“”People call this country ugly, and perhaps it is; but whether I am used to it or no, I always am pleased with it. The lights are always new; and thus the landscape, if it deserves the name, is always presented in a new dress. I have known Shotover there take the most opposite hues, sometimes purple, sometimes a bright saffron or tawny orange.” Here he stopped. 

Loss and Gain is available on Kindle

Start reading it for free: http://amzn.eu/7WLLVaT  

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22 May: A is for Aston

640px-Birmingham_Back_to_Backs_interior

back-to-back houses, Birmingham

 

Why the spruced-up slum? I was going to write about Aston Hall, the mansion that overlooks Villa Park in Birmingham. My boyhood home was nearby so we could go there on the green diesel trains, taking care to cross the roads safely and watch out for the ‘rough’ Aston kids, who never actually bothered with us. I thought there were priest holes at Aston Hall, but you can appreciate just how mixed up I was when I began writing this post by reading Carl Chinn’s article here.

Consider the contrast between the splendour of the Hall and its park, and the nineteenth century slums all around it. Again,  Dr Chinn gives some insight into the very different ways of life and how the local people themselves raised money to save the hall and park.

One route from Aston station was along ‘Lovers’ Walk’, a narrow alley of grimy red brick; I doubt any lovers would have lingered there. Was it a lovers’ walk before the slums surrounded it, and the name stuck, or an example of slum-dwellers’  humour? After my great grandmother died I was entrusted with taking her clothes along there to the rag merchant’s yard. What they raised was hardly worth the trouble and train fare.

Aston smelt (literally) of stale poverty, but some remarkable people grew up there. My friend Gill remembers dressing the 8 year old Ossie Osborne in old clothes and a mask, and pushing him round the streets to raise money for November 5 fireworks. Penny for the guy?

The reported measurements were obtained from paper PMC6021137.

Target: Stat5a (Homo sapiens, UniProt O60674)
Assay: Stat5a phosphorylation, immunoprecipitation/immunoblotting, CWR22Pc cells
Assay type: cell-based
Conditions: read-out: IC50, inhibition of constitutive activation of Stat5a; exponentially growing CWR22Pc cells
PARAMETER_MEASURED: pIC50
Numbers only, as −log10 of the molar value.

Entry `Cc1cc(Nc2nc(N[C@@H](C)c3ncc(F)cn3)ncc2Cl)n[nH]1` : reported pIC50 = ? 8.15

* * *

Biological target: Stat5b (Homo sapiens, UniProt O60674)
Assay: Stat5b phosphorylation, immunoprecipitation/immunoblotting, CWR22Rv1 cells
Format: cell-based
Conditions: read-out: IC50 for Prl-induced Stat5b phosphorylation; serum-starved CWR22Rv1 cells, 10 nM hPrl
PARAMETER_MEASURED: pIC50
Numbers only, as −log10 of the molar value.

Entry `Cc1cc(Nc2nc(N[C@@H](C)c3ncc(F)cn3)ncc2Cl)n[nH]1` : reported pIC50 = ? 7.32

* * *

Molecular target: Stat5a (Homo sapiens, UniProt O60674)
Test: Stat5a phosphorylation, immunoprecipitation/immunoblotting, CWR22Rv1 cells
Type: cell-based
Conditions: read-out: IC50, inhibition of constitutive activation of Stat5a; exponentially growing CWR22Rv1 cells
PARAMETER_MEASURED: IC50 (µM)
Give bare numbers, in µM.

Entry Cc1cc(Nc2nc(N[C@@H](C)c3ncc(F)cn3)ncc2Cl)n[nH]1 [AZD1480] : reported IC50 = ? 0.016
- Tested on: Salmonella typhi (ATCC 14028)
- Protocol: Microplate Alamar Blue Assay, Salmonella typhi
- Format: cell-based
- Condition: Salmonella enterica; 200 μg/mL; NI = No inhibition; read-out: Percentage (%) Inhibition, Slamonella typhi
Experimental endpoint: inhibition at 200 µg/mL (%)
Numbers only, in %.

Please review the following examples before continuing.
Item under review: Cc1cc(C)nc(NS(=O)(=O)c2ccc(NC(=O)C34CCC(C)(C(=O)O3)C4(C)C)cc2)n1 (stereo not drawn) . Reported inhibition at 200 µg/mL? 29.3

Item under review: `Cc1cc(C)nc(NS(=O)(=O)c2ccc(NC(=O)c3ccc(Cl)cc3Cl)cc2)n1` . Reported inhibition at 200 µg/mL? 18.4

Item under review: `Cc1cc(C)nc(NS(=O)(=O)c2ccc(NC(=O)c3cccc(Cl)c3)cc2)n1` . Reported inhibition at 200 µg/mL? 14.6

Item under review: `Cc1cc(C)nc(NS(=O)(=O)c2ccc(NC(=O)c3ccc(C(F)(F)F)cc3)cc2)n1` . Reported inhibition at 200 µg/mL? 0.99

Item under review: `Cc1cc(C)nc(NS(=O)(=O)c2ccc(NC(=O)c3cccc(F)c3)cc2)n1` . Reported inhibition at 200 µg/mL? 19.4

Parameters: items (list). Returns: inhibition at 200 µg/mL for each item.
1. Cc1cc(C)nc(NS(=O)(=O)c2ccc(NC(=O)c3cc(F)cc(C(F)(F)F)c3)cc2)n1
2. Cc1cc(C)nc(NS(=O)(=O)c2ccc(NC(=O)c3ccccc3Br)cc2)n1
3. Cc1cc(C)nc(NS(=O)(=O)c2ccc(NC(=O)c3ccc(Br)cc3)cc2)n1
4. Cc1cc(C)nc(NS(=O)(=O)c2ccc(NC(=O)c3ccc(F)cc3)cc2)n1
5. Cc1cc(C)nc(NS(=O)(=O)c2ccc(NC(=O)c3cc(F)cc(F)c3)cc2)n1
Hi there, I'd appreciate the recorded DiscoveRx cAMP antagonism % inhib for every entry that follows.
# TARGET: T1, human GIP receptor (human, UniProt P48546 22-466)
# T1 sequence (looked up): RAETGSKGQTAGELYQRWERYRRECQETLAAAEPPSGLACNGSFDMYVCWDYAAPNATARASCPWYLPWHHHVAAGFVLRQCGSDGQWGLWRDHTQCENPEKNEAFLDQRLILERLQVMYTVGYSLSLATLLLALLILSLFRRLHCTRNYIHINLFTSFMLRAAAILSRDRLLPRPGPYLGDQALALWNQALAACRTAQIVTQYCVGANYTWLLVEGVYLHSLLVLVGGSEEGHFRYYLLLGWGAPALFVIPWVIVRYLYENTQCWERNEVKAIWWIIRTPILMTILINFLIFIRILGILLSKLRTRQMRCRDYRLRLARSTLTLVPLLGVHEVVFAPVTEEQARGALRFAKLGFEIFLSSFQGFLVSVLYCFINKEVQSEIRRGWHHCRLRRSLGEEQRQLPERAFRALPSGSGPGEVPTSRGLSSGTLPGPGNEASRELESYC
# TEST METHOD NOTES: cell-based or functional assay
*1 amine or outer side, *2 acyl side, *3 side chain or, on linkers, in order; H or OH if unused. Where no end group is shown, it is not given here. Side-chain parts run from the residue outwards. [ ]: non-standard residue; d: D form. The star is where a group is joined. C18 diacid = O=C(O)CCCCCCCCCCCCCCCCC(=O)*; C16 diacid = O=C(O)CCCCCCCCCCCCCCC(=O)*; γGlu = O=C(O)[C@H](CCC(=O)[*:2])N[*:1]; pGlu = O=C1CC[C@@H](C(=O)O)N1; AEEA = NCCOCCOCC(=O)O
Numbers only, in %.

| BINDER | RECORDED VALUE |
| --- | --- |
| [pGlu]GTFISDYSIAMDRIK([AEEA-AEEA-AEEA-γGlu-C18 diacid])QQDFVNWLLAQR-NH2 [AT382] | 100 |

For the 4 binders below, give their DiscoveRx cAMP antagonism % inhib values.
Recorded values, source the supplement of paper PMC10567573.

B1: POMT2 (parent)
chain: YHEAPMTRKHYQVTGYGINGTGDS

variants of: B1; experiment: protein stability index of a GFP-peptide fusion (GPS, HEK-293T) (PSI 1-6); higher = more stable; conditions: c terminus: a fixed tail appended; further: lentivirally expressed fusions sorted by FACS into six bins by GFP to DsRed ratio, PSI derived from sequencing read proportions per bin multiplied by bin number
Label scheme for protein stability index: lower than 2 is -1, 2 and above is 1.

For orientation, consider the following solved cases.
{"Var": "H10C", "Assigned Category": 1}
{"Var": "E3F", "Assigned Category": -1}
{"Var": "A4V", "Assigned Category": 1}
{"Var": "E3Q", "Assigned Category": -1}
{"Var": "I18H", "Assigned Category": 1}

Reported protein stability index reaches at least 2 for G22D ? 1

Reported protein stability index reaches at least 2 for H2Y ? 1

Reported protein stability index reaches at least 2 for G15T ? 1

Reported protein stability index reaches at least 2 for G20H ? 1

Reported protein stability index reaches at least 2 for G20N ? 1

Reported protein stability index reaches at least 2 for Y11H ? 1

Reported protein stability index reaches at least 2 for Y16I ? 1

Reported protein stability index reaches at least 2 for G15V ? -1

If Britain could demolish Aston and build new council houses in the 1950s when there was less wealth in the country, why is it now so impossible to house families decently?

WT.

 

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20 May: Taizé and Icon writing in Birmingham.

Our contributor Constantina has published an account of the Icon Workshops she recently led in Birmingham. Follow the link to Hidden Treasure .

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Heavenly Lights

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February 18th: The Wedding Feast: II.

Grandma and Grandad got married.

26th June 1948

The reason why marriage is so important to God is apparent when considering the salvation history present in the Holy Bible, which begins and ends with a joyous marriage.  In Genesis, we read of woman being brought to man by the Creator, and in Revelation we hear of the Wedding Supper of the Lamb.  These references to marriage, appearing in both the first and last books of the Canon of Holy Scripture, tell of the promise to come, and the promise fulfilled, respectively.

So, it is also especially fitting that in the High Christology presented in the Gospel of John, the public ministry of Jesus begins at a celebration of marriage, which also serves as the venue for the first of seven signs that this Jesus, who would claim to be the Son of God, was God.  After all, just as an earthly wedding celebrates the lifelong communion of man and woman, the wedding supper of Christ and his bride (the Church) celebrates their eternal communion.  The Catechism of the Catholic Church tells us, “The Church attaches great importance to Jesus’ presence at the wedding at Cana.  She sees in it the confirmation of goodness of marriage and the proclamation that thenceforth marriage will be an efficacious sign of Christ’s presence.”

Therefore, let man and woman take great joy at their wedding, not just in anticipation of a long loving life together, but in the joy of the promised day when they will live in love with Christ forever and ever.